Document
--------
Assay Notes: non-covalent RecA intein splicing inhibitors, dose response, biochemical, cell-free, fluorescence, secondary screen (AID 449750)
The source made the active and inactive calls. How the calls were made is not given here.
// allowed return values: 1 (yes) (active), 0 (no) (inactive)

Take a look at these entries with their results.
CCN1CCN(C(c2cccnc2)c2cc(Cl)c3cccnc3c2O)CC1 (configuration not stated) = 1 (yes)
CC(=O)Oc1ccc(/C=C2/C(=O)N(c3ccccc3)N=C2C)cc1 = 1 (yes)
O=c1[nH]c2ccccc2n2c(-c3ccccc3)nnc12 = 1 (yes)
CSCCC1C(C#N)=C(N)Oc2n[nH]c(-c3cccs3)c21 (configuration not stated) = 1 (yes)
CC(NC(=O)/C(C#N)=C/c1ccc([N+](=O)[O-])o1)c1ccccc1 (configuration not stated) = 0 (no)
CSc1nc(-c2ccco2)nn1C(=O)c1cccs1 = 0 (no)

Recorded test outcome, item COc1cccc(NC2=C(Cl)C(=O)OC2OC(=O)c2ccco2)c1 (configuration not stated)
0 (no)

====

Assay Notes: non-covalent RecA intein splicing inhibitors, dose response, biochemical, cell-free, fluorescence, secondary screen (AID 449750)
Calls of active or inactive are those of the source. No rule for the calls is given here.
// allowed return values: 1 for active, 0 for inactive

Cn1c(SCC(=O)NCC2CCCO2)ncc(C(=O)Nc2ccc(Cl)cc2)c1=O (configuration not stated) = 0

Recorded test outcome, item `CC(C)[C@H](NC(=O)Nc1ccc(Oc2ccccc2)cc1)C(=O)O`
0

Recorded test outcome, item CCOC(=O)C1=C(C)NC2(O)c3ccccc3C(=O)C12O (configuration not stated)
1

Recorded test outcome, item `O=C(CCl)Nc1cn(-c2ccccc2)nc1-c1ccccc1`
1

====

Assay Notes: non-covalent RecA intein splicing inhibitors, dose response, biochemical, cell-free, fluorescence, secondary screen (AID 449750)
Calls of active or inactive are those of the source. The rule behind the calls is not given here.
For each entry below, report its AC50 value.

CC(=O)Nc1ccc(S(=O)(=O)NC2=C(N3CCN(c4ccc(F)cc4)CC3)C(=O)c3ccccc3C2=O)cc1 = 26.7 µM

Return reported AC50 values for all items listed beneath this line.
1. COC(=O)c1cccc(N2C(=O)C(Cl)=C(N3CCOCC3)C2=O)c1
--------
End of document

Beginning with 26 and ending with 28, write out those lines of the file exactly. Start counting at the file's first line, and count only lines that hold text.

Calls of active or inactive are those of the source. The rule behind the calls is not given here.
For each entry below, report its AC50 value.

CC(=O)Nc1ccc(S(=O)(=O)NC2=C(N3CCN(c4ccc(F)cc4)CC3)C(=O)c3ccccc3C2=O)cc1 = 26.7 µM